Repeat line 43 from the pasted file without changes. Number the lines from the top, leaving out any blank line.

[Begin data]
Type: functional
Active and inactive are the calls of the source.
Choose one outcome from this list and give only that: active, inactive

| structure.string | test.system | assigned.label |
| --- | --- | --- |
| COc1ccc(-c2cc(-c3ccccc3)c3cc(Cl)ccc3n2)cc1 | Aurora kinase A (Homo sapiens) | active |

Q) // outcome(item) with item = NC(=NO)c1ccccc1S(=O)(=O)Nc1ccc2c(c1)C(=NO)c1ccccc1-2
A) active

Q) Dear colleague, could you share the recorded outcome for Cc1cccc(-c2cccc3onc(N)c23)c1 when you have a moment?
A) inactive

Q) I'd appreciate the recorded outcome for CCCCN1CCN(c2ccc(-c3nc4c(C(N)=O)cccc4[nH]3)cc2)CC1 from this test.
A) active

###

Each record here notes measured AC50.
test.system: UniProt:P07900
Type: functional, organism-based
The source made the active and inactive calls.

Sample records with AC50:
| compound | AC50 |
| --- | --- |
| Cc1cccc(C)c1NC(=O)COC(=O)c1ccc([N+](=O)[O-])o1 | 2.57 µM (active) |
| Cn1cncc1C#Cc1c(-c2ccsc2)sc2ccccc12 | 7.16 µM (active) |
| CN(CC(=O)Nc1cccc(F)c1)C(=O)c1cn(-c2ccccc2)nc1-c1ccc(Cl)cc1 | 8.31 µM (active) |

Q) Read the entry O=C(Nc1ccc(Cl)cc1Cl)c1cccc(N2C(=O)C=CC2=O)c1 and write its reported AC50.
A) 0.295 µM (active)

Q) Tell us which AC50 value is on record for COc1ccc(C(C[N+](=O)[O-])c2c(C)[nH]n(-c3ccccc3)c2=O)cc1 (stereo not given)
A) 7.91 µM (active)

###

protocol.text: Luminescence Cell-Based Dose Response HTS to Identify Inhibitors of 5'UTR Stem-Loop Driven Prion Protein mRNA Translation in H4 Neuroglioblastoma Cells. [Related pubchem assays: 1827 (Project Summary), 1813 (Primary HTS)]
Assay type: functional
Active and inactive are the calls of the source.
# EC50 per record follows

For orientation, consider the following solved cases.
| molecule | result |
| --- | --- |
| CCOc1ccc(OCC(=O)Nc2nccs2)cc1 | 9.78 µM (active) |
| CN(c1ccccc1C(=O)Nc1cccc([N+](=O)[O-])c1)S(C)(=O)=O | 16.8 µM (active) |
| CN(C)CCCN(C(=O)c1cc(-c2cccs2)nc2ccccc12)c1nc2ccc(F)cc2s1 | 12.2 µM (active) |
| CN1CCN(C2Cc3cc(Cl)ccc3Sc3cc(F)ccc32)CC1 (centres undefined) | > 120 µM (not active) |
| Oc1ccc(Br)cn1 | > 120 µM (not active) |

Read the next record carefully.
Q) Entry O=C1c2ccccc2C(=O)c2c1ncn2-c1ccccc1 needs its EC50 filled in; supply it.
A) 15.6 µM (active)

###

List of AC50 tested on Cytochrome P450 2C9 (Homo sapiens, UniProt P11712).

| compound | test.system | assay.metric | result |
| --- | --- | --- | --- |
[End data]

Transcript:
A) 15.6 µM (active)